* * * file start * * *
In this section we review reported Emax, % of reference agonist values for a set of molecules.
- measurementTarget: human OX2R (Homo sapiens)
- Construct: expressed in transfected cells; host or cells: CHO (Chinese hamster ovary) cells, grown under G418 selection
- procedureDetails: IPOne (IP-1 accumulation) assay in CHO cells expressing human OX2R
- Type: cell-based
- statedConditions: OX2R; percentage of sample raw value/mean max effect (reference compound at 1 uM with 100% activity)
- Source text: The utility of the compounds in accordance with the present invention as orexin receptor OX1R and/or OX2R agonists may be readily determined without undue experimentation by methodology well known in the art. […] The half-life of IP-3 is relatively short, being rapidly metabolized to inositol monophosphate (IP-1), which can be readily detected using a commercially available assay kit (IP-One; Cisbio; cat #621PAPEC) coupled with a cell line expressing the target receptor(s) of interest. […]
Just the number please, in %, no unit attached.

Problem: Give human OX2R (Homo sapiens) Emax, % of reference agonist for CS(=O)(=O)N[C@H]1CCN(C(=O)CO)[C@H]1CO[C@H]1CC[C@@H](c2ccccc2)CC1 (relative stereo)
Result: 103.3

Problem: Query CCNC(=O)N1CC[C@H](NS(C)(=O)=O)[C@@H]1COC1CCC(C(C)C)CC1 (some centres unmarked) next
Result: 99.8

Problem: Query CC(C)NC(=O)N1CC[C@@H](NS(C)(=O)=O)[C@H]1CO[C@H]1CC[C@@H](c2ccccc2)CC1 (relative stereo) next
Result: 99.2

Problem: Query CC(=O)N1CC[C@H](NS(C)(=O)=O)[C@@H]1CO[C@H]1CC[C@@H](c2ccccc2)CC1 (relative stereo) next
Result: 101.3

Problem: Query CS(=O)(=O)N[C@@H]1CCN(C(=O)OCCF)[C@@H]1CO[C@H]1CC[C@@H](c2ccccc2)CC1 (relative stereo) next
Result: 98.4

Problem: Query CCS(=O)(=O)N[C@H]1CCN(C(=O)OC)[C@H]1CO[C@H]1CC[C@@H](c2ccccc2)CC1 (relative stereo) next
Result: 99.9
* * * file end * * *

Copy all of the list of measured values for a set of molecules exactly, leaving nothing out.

In this section we review reported Emax, % of reference agonist values for a set of molecules.
- measurementTarget: human OX2R (Homo sapiens)
- Construct: expressed in transfected cells; host or cells: CHO (Chinese hamster ovary) cells, grown under G418 selection
- procedureDetails: IPOne (IP-1 accumulation) assay in CHO cells expressing human OX2R
- Type: cell-based
- statedConditions: OX2R; percentage of sample raw value/mean max effect (reference compound at 1 uM with 100% activity)
- Source text: The utility of the compounds in accordance with the present invention as orexin receptor OX1R and/or OX2R agonists may be readily determined without undue experimentation by methodology well known in the art. […] The half-life of IP-3 is relatively short, being rapidly metabolized to inositol monophosphate (IP-1), which can be readily detected using a commercially available assay kit (IP-One; Cisbio; cat #621PAPEC) coupled with a cell line expressing the target receptor(s) of interest. […]
Just the number please, in %, no unit attached.

Problem: Give human OX2R (Homo sapiens) Emax, % of reference agonist for CS(=O)(=O)N[C@H]1CCN(C(=O)CO)[C@H]1CO[C@H]1CC[C@@H](c2ccccc2)CC1 (relative stereo)
Result: 103.3

Problem: Query CCNC(=O)N1CC[C@H](NS(C)(=O)=O)[C@@H]1COC1CCC(C(C)C)CC1 (some centres unmarked) next
Result: 99.8

Problem: Query CC(C)NC(=O)N1CC[C@@H](NS(C)(=O)=O)[C@H]1CO[C@H]1CC[C@@H](c2ccccc2)CC1 (relative stereo) next
Result: 99.2

Problem: Query CC(=O)N1CC[C@H](NS(C)(=O)=O)[C@@H]1CO[C@H]1CC[C@@H](c2ccccc2)CC1 (relative stereo) next
Result: 101.3

Problem: Query CS(=O)(=O)N[C@@H]1CCN(C(=O)OCCF)[C@@H]1CO[C@H]1CC[C@@H](c2ccccc2)CC1 (relative stereo) next
Result: 98.4

Problem: Query CCS(=O)(=O)N[C@H]1CCN(C(=O)OC)[C@H]1CO[C@H]1CC[C@@H](c2ccccc2)CC1 (relative stereo) next
Result: 99.9